December 8, 2023

Bucks Blog: Stopping Unwanted Catalogs

The holidays are coming, and right on cue, my mailbox is filling up with catalogs. I like getting some of them because it’s fun to browse for gift ideas. (Hmm. I’d spring for the $35 golden Hufflepuff Cup for my Harry Potter-loving children, but the fine print in the catalog from the Noble Collection warns it “cannot be used as drink ware.”)

But the trade-off for a few minutes of amusement is that our recycling bin is overflowing with catalogs from Land’s End, L.L. Bean, Pottery Barn, Restoration Hardware and the other usual suspects. Do I really need all of them, when I can just go online and see what’s on the menu?

So I took note this month when Catalog Choice, an online service that helps you manage your junk mail, introduced a new option to help cut down on mailbox clutter. It’s called Mail Stop Envelope, and it’s just as it sounds: Catalog Choice mails you a big postage-paid envelope, for a fee of $6.75 per envelope. When you get unwanted catalogs or other mail, like phone books, you rip off the mailing labels, stuff them in the envelope (up to 15) and mail the envelope back to Catalog Choice. The service takes it from there — it scans the address labels and fills out “opt out” forms to take you off the senders’ mailing lists. You can even send envelopes to friends and family as gifts.

But wait. Isn’t that the same sort of opt-out service that Catalog Choice already offers online, free?

Well, yes. But it turns out that some people don’t want to mess with entering their e-mail and catalog information online, and would prefer to use snail mail and have Catalog Choice’s staff do the heavy lifting for them. Catalog Choice said it was swamped with requests for the envelopes almost immediately after starting the service a week ago, and has already sold about 5,000 envelopes. People are sending catalog labels, yes, but also sweepstakes offers and donation requests. “This is easier for some people,” said Chuck Teller, Catalog Choice’s executive director.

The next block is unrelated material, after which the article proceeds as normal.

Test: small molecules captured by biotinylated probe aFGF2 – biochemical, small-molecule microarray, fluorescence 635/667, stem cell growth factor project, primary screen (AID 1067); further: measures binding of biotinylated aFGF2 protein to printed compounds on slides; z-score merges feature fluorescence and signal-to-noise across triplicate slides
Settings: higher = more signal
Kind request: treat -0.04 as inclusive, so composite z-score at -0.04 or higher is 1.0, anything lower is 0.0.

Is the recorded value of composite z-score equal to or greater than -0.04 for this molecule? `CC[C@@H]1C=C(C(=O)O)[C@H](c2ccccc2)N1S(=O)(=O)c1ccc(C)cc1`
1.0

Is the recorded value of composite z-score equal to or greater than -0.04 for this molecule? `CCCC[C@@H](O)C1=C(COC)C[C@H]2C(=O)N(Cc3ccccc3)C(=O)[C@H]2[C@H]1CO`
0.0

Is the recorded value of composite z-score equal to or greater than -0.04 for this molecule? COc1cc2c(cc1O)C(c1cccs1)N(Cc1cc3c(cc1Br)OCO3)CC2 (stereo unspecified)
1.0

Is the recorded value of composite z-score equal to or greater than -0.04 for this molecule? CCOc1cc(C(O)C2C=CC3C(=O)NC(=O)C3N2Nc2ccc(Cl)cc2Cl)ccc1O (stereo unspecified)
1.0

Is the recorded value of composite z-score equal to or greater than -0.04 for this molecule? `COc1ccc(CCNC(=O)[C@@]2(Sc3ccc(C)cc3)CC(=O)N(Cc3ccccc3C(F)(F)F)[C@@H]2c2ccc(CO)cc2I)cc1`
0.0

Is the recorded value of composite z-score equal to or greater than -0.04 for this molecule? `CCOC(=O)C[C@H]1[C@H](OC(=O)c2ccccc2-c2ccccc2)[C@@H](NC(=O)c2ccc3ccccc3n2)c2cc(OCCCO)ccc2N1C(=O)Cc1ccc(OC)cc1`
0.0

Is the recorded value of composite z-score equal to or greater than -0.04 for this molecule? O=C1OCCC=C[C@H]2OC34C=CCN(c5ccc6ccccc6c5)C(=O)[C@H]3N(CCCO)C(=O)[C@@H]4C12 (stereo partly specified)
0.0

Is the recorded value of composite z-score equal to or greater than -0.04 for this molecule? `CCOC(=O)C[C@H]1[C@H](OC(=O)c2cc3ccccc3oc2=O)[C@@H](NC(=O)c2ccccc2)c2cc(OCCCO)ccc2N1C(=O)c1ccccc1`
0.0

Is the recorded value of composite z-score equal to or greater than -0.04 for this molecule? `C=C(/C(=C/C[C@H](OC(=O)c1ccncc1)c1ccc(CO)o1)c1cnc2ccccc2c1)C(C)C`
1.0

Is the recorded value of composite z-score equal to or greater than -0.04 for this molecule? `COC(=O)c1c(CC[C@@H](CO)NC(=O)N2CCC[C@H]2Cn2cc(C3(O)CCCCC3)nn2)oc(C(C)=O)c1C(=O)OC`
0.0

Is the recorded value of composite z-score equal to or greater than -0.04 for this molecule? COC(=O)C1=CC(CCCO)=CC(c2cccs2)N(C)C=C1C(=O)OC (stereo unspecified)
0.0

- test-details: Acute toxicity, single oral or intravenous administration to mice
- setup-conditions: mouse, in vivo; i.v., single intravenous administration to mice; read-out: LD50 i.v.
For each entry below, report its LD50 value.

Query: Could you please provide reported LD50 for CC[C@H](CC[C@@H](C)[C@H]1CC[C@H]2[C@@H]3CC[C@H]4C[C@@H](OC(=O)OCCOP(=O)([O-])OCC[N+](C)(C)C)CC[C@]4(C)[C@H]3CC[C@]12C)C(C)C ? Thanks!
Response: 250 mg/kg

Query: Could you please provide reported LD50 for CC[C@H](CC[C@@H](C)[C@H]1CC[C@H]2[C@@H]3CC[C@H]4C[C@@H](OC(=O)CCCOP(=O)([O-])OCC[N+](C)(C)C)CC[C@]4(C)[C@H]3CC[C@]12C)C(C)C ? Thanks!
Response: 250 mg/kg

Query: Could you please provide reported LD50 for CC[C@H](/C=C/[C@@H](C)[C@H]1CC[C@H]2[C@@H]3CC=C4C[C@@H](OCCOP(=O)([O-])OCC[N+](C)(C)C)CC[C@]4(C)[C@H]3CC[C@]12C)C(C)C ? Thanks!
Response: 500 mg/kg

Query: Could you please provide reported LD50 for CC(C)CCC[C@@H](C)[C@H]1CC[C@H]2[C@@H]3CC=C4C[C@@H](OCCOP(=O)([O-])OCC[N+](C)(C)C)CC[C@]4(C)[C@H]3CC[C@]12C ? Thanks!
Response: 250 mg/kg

The service isn’t going totally old school, though. It is working on an iPhone app that will let you take a photograph of the mail label and send it to Catalog Choice for processing, Mr. Teller said.

While I’m a big fan of online services, I can see the simple attraction of the old-fashioned envelope. Just stash it near where you sort your mail. Then, when you see a catalog you don’t want (Sorry, Brookstone. I’ll have to live without  Dave, the remote-controlled Funky Monkey.), you rip off the label, tuck it in the envelope, and recycle the catalog. When the envelope is full, toss it in the mail. Done.

Assuming, of  course, that you really want the catalogs to stop.

I do, I really do, right after I order the $49.95 wind chimes that play “Amazing Grace.”

Would you pay almost $7 to stop delivery of unwanted mail?

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